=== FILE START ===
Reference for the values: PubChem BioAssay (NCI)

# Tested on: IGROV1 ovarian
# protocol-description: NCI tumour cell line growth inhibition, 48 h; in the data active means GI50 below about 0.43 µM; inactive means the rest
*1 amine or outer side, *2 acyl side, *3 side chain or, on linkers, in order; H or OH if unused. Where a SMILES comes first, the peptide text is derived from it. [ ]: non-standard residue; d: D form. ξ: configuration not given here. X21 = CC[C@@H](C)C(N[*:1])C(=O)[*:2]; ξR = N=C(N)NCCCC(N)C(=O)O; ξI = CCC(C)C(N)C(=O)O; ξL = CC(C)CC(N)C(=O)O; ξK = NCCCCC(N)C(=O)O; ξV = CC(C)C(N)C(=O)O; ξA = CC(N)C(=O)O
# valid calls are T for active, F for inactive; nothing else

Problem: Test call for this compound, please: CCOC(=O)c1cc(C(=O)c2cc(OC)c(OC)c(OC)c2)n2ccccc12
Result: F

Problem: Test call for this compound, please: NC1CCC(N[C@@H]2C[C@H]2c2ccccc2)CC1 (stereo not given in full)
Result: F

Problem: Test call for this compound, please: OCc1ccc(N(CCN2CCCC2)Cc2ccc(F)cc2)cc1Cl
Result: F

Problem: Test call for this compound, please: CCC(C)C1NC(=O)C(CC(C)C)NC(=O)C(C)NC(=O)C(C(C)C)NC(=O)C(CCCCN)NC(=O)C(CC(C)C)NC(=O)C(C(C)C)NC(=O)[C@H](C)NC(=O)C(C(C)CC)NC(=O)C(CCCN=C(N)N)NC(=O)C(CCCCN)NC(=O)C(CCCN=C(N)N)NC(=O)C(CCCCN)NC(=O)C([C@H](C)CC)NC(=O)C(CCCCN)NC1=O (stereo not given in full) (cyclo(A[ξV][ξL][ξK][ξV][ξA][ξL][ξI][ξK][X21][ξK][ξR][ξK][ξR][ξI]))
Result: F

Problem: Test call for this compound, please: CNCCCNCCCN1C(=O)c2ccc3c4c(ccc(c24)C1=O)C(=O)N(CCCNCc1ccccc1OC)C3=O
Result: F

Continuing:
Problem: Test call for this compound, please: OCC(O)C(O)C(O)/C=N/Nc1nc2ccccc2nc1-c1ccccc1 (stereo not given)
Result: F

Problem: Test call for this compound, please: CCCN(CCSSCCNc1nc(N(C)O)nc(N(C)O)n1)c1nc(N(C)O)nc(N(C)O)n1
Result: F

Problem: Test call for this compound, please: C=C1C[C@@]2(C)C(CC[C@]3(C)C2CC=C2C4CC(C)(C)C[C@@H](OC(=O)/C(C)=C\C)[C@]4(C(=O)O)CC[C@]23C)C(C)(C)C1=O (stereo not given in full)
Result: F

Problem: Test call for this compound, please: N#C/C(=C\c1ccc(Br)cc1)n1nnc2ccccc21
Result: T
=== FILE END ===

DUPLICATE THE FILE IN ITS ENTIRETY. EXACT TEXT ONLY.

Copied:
Reference for the values: PubChem BioAssay (NCI)

# Tested on: IGROV1 ovarian
# protocol-description: NCI tumour cell line growth inhibition, 48 h; in the data active means GI50 below about 0.43 µM; inactive means the rest
*1 amine or outer side, *2 acyl side, *3 side chain or, on linkers, in order; H or OH if unused. Where a SMILES comes first, the peptide text is derived from it. [ ]: non-standard residue; d: D form. ξ: configuration not given here. X21 = CC[C@@H](C)C(N[*:1])C(=O)[*:2]; ξR = N=C(N)NCCCC(N)C(=O)O; ξI = CCC(C)C(N)C(=O)O; ξL = CC(C)CC(N)C(=O)O; ξK = NCCCCC(N)C(=O)O; ξV = CC(C)C(N)C(=O)O; ξA = CC(N)C(=O)O
# valid calls are T for active, F for inactive; nothing else

Problem: Test call for this compound, please: CCOC(=O)c1cc(C(=O)c2cc(OC)c(OC)c(OC)c2)n2ccccc12
Result: F

Problem: Test call for this compound, please: NC1CCC(N[C@@H]2C[C@H]2c2ccccc2)CC1 (stereo not given in full)
Result: F

Problem: Test call for this compound, please: OCc1ccc(N(CCN2CCCC2)Cc2ccc(F)cc2)cc1Cl
Result: F

Problem: Test call for this compound, please: CCC(C)C1NC(=O)C(CC(C)C)NC(=O)C(C)NC(=O)C(C(C)C)NC(=O)C(CCCCN)NC(=O)C(CC(C)C)NC(=O)C(C(C)C)NC(=O)[C@H](C)NC(=O)C(C(C)CC)NC(=O)C(CCCN=C(N)N)NC(=O)C(CCCCN)NC(=O)C(CCCN=C(N)N)NC(=O)C(CCCCN)NC(=O)C([C@H](C)CC)NC(=O)C(CCCCN)NC1=O (stereo not given in full) (cyclo(A[ξV][ξL][ξK][ξV][ξA][ξL][ξI][ξK][X21][ξK][ξR][ξK][ξR][ξI]))
Result: F

Problem: Test call for this compound, please: CNCCCNCCCN1C(=O)c2ccc3c4c(ccc(c24)C1=O)C(=O)N(CCCNCc1ccccc1OC)C3=O
Result: F

Continuing:
Problem: Test call for this compound, please: OCC(O)C(O)C(O)/C=N/Nc1nc2ccccc2nc1-c1ccccc1 (stereo not given)
Result: F

Problem: Test call for this compound, please: CCCN(CCSSCCNc1nc(N(C)O)nc(N(C)O)n1)c1nc(N(C)O)nc(N(C)O)n1
Result: F

Problem: Test call for this compound, please: C=C1C[C@@]2(C)C(CC[C@]3(C)C2CC=C2C4CC(C)(C)C[C@@H](OC(=O)/C(C)=C\C)[C@]4(C(=O)O)CC[C@]23C)C(C)(C)C1=O (stereo not given in full)
Result: F

Problem: Test call for this compound, please: N#C/C(=C\c1ccc(Br)cc1)n1nnc2ccccc21
Result: T